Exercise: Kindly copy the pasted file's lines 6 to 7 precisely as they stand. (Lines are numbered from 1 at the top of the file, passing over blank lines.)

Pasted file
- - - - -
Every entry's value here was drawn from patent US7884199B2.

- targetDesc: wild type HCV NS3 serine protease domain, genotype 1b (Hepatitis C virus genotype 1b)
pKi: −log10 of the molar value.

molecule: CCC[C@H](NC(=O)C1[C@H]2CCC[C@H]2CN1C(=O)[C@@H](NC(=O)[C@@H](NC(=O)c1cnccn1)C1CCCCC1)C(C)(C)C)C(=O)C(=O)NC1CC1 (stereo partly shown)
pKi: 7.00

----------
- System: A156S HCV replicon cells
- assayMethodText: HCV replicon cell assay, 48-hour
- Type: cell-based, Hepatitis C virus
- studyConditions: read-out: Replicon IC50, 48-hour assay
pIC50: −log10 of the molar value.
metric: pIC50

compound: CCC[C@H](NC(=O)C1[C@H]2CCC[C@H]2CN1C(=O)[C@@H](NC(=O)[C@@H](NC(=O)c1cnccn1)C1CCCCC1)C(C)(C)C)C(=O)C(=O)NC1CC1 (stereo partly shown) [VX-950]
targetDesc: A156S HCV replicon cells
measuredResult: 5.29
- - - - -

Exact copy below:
----------
- System: A156S HCV replicon cells